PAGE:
Ulysses, considered by many to be the seminal novel of the 20th Century, tends to linger on bucket lists for years; this class will help readers tackle this daunting book by breaking down the structure and examining the most memorable moments. Five Fridays: January 20, 27, February 3, 17, 24, 3:15 to 5:15 p.m.

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With

Rhonda Shary was an adjunct professor of English in New York for over ten years, teaching courses at Marymount College of Fordham University, New York Institute of Technology, and SUNY New Paltz in contemporary issues and literature, women’s writing, film and graphic narratives, and Native American literature. A published writer and poet, her work has appeared in several anthologies and journals, including P&P’s District Lines III, Water Writes: An Anthology in Honor of the Hudson River Quadricentennial, A Slant of Light: Women Writers of the Hudson River Valley, and The Shawangunk Review. After moving to D.C. in 2014, she joined the staff at Politics & Prose as a bookseller and coordinator of the Book A Month program, and is now a freelance writer, editor, and teacher.

In this third course centering on authors who have received or are considered to be contenders for the Nobel Prize in Literature, the group will read works in a range of genres that attest to each artist's lasting literary greatness and cultural importance. Six Thursdays: January 26, February 9, March 2, 16, 30, April 13, 1 to 3 p.m.

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With

Elaine Showalter is Professor Emerita of English and Avalon Professor of the Humanities at Princeton University. She has written ten books, from A Literature of Their Own: British Women Novelists from Bronte to Lessing (1977) which discussed the early work of Drabble and Byatt, to The Civil Wars of Julia Ward Howe (Simon & Schuster, 2016). Specializing in 19th- and 20th-century American and British literature, she has a longstanding interest in contemporary fiction, popular culture, and the arts, and has written about everything from fiction to fashion for newspapers, magazines, and journals in the US and the UK.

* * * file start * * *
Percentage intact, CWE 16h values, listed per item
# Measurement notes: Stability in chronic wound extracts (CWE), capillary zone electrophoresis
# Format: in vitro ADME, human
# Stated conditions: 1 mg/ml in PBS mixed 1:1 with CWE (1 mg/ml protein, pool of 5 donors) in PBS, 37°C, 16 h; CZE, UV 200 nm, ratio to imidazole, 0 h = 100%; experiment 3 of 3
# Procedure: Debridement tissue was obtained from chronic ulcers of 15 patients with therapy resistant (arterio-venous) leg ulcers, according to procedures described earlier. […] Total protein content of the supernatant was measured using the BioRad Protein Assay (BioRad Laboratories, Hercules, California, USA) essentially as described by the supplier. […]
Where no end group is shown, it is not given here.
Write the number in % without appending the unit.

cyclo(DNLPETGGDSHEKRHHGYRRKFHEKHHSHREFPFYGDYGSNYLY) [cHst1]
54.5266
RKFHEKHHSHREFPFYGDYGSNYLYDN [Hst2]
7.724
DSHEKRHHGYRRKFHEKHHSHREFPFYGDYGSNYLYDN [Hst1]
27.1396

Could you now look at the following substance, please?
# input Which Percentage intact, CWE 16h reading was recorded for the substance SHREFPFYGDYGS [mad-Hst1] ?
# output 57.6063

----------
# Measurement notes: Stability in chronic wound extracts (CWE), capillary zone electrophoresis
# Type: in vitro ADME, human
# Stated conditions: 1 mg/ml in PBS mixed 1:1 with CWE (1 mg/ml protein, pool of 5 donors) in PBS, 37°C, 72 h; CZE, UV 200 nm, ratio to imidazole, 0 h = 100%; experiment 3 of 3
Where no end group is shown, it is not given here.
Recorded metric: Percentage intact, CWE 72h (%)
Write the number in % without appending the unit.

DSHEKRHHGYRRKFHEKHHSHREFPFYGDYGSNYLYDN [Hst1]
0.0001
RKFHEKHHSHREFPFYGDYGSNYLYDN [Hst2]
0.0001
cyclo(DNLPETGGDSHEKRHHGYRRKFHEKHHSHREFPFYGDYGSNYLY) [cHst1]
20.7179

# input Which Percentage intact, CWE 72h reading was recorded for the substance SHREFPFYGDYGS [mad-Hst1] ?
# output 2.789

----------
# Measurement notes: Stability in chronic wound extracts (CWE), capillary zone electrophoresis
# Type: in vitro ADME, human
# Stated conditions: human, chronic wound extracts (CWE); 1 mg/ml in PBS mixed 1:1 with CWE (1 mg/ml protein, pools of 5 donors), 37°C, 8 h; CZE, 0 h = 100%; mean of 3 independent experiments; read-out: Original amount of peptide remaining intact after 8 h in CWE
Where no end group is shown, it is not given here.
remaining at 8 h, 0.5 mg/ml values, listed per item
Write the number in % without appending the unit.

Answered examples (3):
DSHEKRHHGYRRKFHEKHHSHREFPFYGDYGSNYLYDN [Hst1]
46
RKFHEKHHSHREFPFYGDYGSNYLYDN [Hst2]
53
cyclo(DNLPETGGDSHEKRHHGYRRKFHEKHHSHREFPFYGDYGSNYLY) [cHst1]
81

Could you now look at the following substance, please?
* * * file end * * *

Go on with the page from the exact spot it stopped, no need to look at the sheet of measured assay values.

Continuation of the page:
Margaret Drabble and Antonia Susan Byatt share a rich history as sisters in the midst of a family feud, while their written works espouse very different literary styles. Join Elaine Showalter as she explores the personal and professional history of this pair of British novelists. Four Tuesdays: February 7, 21, 28, March 7, 12:45 to 2:45 p.m. Sold out!

To be placed on a wait list for this class, please email Justin at jstephani@politics-prose.com.

With

Nicole Miller’s prize-winning essays have appeared recently in New Letters and Arts & Letters magazines. Her fiction has been published twice in The May Anthology of Short Stories, edited by Jill Paton Walsh and Sebastian Faulks. She received an M.Phil in Victorian Literature from Lincoln College, Oxford; a PhD in English at University College, London; and an MFA at Emerson College, Boston, where she held the Graduate Fellowship in Creative Writing. At The Oxford English Dictionary, she has served as a scholarly reader for British Dialects since 2002. She edits faculty manuscripts in Harvard’s English Department and teaches nineteenth and twentieth century British literature at Politics & Prose in Washington D.C.

She also leads fiction workshops at Grub Street in Boston, and is an emerging writer in residence at Kingston University, Kingston-upon-Thames, U.K.

Additional information about this instructor can be found at her website, www.inthesmallhours.com.

Read Charlotte Brontë's first and last novels and explore the autobiographical and literary elements that help define her lasting influence. Four Mondays: February 20, March 6, 20, 27, 1 to 3 p.m.

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With

Alicia Oltuski is the author of Precious Objects, a Barnes & Noble Discover Great New Writers selection. Her work has appeared on NPR's Berlin Stories, in W magazineand other publications. She holds an MFA in Creative Writing from Columbia University, where she received a David Berg Foundation Fellowship, and a BA and MA from the University of Pennsylvania.

Jump into George Saunders’ Lincoln in the Bardo, one of the most highly anticipated books of 2017, immediately following its release. Six Wednesdays: February 22, March 1, 8, 15, 22, 29, 3:30 to 5 p.m.